HTTP - HTTPS

Hyper Text Transfer Protocol
Secure Hyper Text Transfer Protocol

Technology developed to communicate between Web Servers and Web Users

Updated: January 11, 2019
By: RSH Web Editorial Staff
blogs

HTTP

"Hyper Text Transfer Protocol"
The primary technology protocol on the web that allows linking and browsing. This is the technology used to communicate between web servers and web users. This protocol is the foundation for large, multi-functioning, multi-input systems — like the World Wide Web. The web as we know it would not function without this bedrock of communication processes, as links rely on HTTP in order to work properly

HTTPS

"Hyper Text Transfer Protocol with Secure Sockets Layer"
Another primary protocol primarily developed with (SSL) secure, safe Internet transactions in mind. SSL is a secure encryption Web protocol used to make data safe when transmitted over the internet. SSL is especially utilized on shopping sites to keep financial data secure but is also used on any site that requires sensitive data (such as a password). Web searchers will know that SSL is being utilized on a website when they see https in the URL of a web page

HTTP

Provides a network protocol standard that web browsers and servers use to communicate. It's easy to recognize this when visiting a website because it's written right in the URL
(e.g. http://www.rshweb.com)
This protocol is similar to others like FTP in that it's used by a client program to request files from a remote server. In the case of HTTP, it's usually a web browser that requests HTML files from a web server, which are then displayed in the browser with text, images, hyper-links, etc

HTTP

What is also called a stateless system. What this means is that unlike other file transfer protocols such as FTP, the HTTP connection is dropped once the request has been made. So, once your web browser sends the request and the server responds with the page, the connection is closed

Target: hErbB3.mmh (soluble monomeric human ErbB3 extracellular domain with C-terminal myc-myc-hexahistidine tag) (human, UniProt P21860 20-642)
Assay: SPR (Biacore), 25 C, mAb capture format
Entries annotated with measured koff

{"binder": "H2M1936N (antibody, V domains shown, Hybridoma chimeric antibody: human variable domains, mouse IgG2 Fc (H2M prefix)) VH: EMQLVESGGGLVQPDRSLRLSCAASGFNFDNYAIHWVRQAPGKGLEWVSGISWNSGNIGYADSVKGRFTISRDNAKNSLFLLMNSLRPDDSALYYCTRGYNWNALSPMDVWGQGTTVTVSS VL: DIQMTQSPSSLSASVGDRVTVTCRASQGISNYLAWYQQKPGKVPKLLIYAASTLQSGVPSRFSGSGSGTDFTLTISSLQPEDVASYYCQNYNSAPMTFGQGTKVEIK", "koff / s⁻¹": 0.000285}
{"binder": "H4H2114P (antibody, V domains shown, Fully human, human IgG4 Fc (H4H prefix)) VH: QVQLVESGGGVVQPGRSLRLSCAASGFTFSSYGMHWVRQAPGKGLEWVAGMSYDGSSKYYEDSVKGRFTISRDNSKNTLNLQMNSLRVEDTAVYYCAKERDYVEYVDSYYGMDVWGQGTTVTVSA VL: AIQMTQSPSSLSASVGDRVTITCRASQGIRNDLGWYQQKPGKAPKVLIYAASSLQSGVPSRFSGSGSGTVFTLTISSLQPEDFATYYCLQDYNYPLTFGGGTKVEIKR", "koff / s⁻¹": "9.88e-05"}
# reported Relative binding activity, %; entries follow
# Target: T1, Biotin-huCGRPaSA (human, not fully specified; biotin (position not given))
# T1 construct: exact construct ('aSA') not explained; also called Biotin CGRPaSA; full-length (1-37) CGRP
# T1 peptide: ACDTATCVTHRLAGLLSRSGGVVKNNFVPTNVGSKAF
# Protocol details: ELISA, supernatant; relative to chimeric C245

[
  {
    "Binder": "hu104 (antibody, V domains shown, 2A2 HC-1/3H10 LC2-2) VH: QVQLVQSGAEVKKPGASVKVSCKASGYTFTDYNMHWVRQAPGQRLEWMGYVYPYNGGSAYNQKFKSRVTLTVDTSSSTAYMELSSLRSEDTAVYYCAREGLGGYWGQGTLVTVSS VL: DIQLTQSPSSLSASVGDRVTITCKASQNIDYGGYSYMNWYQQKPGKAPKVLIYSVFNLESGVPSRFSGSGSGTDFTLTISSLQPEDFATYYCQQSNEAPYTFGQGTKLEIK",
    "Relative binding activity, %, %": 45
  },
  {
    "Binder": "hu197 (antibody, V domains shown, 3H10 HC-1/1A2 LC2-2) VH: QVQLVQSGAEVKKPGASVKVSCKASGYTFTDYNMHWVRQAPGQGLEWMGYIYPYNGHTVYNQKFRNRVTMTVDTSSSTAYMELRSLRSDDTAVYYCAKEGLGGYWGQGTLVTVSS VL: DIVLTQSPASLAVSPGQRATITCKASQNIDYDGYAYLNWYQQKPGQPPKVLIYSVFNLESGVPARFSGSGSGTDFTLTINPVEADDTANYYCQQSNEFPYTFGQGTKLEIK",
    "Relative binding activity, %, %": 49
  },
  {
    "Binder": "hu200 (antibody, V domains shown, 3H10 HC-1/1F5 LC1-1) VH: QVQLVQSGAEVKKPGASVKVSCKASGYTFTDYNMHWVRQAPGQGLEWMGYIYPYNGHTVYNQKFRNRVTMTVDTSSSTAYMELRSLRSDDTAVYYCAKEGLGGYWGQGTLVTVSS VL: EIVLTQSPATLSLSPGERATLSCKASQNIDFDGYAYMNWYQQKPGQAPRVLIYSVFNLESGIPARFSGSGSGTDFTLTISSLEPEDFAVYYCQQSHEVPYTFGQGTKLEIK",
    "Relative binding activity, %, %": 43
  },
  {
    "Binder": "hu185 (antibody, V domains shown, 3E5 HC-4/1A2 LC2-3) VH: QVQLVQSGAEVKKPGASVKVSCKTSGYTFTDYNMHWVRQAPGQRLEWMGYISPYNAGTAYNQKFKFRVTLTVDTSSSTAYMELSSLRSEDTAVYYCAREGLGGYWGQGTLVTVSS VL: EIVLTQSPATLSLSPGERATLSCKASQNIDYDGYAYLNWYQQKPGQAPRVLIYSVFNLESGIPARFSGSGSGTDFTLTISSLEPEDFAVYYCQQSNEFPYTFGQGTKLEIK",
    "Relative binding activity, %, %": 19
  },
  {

Since most web browsers default to HTTP, you can type just the domain name and have the browser auto-fill the 'http://' portion

https

History of HTTP

Tim Berners-Lee created the initial HTTP in the early 1990s as part of his work in defining the original World Wide Web. Three primary versions were widely deployed during the 1990s:
HTTP 0.9 (for support of basic hypertext documents)
HTTP 1.0 (extensions to support rich websites and scalability)
HTTP 1.1 (developed to address performance limitations of HTTP 1.0, specified in Internet RFC 2068)

The latest version, HTTP 2.0, became an approved standard in 2015. It maintains backward compatibility with HTTP 1.1 but offers additional performance enhancements

While standard HTTP does not encrypt traffic sent over a network, the HTTPS standard was developed to add encryption to HTTP via the use of (originally) Secure Sockets Layer (SSL) or (later) Transport Layer Security (TLS)

How HTTP Works

HTTP is an application layer protocol built on top of TCP that uses a client-server communication model. HTTP clients and servers communicate via HTTP request and response messages. The three main HTTP message types are GET, POST, and HEAD
HTTP GET messages sent to a server contain only a URL. Zero or more optional data parameters may be appended to the end of the URL. The server processes the optional data portion of the URL, if present, and returns the result (a web page or element of a web page) to the browser
HTTP POST messages place any optional data parameters in the body of the request message rather than adding them to the end of the URL
HTTP HEAD request works the same as GET requests. Instead of replying with the full contents of the URL, the server sends back only the header information (contained inside the HTML section)

The browser initiates communication with an HTTP server by initiating a TCP connection to the server. Web browsing sessions use server port 80 by default although other ports such as 8080 are sometimes used instead. Once a session is established, the user triggers the sending and receiving of HTTP messages by visiting the web page

Issues With HTTP

Messages transmitted over HTTP can fail to be delivered successfully for several reasons including:
User error
Malfunction of the web browser or web server
Errors in the creation of web pages
Temporary network glitches

When these failures occur, the protocol captures the cause of the failure (if possible) and reports an error code back to the browser called an HTTP status line/code. Errors begin with a certain number to indicate what kind of error it is most numbers by 4xx errors, which indicate that the request for the page can not be completed properly or that the request contains incorrect syntax. As an example, 404 errors means that the page can not be found. Some websites even have some fun with custom 404 error pages


With all RSH Web Hosting packages we include SSL certificates for Free, This will also change your URL or Domain Name over to HTTPS automatically
And Goggle will love you for it


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